Category Archives: Dessert Wines

Red Vin 2009 – Rheinhessen, Germany

Europa Choco Vine – Holland

Choco Vine

When I first saw this on the shelves of my local grocery store I thought ‘How can mixing chocolate and red wine taste good?’

Now I admit to loving the experience of a great piece of chocolate while I am sipping a glass of red wine but I’ve never actually thought of combining the two in liquid form and it didn’t seem like something I’d like to try. However when my mom called and asked me if I’d tried Choco Vine and then stated that it was really good, I had to buy some.

I didn’t expect it to taste so good though. You see, since having my first chocolate martini at a Les Paul performance in New York City years ago I have been a big fan of the taste and Choco Vine, to me, tastes almost exactly like a chocolate martini.

My mom, however, describes it as ‘chocolate milk with a really good kick’ and she’s not joking. This dessert wine has a really good kick. A glass and a half will have you with a pretty good buzz going on so it’s not really something you would have multiple glasses of in one sitting.

This wonderful invention is brought to us by the lovely people of Holland and is a combination of chocolate and fine red wine (as the label says). Over all it’s a really nice dessert wine for chocolate lovers. It is very heavy and therefore not something that you would drink a lot of at any one time. The good news is that it keeps for up to six months in the refrigerator after it’s been opened so there’s no pressure to drink it fast.

My rating is a 96. I enjoy a small glass of this wine from time to time usually over ice. It also comes in a chocolate/raspberry wine combo too. I haven’t had that one yet though.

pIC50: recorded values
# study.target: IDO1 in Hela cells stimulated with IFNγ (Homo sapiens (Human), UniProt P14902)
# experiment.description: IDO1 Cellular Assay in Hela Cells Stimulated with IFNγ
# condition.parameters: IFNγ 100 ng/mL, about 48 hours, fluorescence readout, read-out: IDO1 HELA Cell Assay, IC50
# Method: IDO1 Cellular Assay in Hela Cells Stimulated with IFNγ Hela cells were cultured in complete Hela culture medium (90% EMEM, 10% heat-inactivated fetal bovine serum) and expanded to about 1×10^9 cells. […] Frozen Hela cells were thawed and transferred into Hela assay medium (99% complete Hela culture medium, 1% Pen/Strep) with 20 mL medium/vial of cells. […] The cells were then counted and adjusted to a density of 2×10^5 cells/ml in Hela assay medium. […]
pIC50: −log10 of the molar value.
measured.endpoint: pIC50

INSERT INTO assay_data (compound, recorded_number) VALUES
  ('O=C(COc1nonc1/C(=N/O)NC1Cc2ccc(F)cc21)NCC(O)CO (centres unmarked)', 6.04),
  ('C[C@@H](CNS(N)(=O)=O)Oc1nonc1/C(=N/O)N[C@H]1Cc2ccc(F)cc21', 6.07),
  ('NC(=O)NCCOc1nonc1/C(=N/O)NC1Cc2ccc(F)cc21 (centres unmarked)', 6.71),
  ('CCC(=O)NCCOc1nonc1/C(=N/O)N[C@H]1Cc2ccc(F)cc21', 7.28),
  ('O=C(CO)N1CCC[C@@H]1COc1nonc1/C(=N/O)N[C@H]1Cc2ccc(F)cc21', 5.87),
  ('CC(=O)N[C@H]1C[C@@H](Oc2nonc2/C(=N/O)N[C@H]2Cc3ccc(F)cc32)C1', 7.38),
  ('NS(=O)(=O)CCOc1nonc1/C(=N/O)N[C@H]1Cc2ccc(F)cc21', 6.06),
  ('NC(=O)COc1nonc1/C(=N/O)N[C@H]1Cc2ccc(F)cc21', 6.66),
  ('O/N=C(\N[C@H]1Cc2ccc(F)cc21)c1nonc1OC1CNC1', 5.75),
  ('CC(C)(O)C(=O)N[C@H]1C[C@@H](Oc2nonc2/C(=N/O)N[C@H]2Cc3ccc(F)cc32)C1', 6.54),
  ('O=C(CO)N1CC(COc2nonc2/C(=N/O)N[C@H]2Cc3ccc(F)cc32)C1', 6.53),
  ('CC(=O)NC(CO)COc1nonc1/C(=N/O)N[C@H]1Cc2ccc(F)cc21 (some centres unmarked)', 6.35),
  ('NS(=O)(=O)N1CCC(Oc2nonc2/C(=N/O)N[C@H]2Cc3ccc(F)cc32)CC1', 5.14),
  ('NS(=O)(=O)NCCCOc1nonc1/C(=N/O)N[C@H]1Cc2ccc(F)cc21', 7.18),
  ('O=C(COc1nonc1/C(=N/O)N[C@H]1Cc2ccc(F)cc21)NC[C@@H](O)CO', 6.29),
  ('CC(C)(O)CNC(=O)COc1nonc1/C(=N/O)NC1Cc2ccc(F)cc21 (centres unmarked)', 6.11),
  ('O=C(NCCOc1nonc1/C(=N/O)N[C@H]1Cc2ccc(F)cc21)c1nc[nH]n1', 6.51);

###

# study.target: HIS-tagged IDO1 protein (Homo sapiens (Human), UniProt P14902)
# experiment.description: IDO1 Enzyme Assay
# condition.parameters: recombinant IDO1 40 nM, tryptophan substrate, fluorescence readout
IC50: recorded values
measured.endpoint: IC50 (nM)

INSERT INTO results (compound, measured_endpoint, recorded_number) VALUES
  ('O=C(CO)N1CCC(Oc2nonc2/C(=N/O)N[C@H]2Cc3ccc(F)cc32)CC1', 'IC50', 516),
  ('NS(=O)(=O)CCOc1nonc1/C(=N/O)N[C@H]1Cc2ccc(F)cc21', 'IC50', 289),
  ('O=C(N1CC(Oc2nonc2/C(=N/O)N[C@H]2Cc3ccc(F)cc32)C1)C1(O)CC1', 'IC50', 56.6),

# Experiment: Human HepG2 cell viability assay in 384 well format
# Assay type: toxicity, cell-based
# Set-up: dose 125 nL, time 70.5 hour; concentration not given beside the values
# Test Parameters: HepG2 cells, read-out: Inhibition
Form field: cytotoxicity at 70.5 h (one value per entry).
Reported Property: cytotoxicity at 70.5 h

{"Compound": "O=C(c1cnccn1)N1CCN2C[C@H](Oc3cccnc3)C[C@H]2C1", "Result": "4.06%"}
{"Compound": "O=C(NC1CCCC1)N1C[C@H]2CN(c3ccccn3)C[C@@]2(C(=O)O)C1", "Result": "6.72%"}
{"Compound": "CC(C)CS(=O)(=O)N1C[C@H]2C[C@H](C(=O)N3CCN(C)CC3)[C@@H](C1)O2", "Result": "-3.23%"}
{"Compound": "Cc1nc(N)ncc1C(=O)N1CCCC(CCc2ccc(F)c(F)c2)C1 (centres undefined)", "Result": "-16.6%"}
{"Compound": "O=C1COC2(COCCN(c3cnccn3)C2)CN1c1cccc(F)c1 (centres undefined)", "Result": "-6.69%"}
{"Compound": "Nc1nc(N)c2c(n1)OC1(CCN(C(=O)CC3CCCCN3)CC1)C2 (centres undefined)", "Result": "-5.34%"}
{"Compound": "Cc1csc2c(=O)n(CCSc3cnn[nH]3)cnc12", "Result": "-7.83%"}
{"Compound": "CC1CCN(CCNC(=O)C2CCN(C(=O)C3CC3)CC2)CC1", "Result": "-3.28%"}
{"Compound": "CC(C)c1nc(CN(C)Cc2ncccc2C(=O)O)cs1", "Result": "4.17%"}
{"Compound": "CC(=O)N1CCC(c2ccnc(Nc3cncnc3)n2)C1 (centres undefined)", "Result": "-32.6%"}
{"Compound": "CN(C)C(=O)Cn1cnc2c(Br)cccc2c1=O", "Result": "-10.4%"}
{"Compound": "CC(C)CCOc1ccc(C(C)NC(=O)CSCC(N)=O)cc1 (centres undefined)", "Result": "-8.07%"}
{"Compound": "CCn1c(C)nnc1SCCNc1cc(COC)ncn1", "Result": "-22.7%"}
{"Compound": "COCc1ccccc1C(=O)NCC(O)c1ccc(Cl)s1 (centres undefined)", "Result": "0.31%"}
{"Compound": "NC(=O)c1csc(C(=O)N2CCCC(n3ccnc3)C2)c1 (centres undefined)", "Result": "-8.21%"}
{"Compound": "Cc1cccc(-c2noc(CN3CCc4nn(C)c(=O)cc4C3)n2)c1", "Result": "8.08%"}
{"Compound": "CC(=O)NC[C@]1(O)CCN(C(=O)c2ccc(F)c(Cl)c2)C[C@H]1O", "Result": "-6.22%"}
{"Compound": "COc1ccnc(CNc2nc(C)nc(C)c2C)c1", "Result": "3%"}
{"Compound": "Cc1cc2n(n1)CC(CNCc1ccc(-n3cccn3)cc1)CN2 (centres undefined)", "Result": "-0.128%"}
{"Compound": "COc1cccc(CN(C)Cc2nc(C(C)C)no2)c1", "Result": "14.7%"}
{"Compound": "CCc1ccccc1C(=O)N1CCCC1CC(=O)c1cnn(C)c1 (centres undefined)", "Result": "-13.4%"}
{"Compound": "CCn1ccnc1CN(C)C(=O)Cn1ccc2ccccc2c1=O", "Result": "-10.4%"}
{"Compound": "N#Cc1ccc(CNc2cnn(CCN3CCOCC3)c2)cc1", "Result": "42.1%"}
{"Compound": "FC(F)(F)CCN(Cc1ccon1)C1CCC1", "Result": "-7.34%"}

Interesting Wine Facts: Fact #3 – Determining the Body of a Wine is as Easy as Drinking Milk

At my recent visit to Total Wine an More’s ‘Wine 101’ class I learned a very easy way to determine what the body of a wine is. Up until taking that class determining the ‘body’ of a wine was a distant concept to me. I knew that they were talking about the ‘heaviness’ of the wine but still couldn’t figure out how everybody was coming to their conclusions so  easily and with conviction.

Well I now know that it is really easy to make this determination using something that most people have a daily experience with – drinking milk! Now I haven’t had a glass a milk in over 20 years but I am no stranger to the differences in consistency when it comes to dairy products. It was something that I wholeheartedly participated in prior to that 20 years.

Most people will agree that when drinking milk there is a distinct difference in consistency when it comes to skim milk, 2% milk, and whole milk. Skim milk, to most, has the weight and consistency of drinking a glass of water. 2% milk is slightly heavier/thicker and whole milk is the heaviest/thickest in the mouth. Knowing this simple fact is the key to determining the ‘body’ of the wine you’re drinking.

‘Light Bodied Wines’ are those that when you take a sip and move it around your mouth has the consistency and thickness of water or skim milk. It’s very ‘light’ on the tongue.

‘Medium bodied Wines’ are those that when  you take a sip and move it around your mouth has a slightly heavier weight and thickness. They are the equivalent of drinking 2% milk.

‘Heavy bodied Wines’ are those that are thick and…well…heavy on the tongue. They are reminiscent of drinking whole milk or even heavy cream. They loom large in your mouth as far as thickness is concerned.

Now that I’ve learned this little comparison trick it’s been easy for me to identify the body of every wine I’ve been drinking with little or no need for second thought. It’s an immediate ‘knowing’ now which frees me up to figure out more about the complexities of the wine like the bouquet and aromas that want to be identified.

I also want to add that a wine can fall between those categories of ‘light, medium, and heavy bodied’ too. Like anything else there’s a scale where something can be mostly light bodied but bordering on medium and thus you might say that that particular wine is a light to medium bodied wine or a medium to heavy bodied wine.

Nothing is absolute. It doesn’t have to fall neatly into just one category. Just like a person can be primarily an introvert but with some extrovert qualities a wine can absolutely do the same thing. It’s a living and breathing thing just like you and I are and even though a particular wine may be described as a medium bodied wine it can still have some slight variations too.

So now armed with this new knowledge (I am assuming it’s new to you too…if not then forgive my assumptions here) I challenge you to get out there and start to get to know the body of your wines. Feel them, touch them, get to know them! 🙂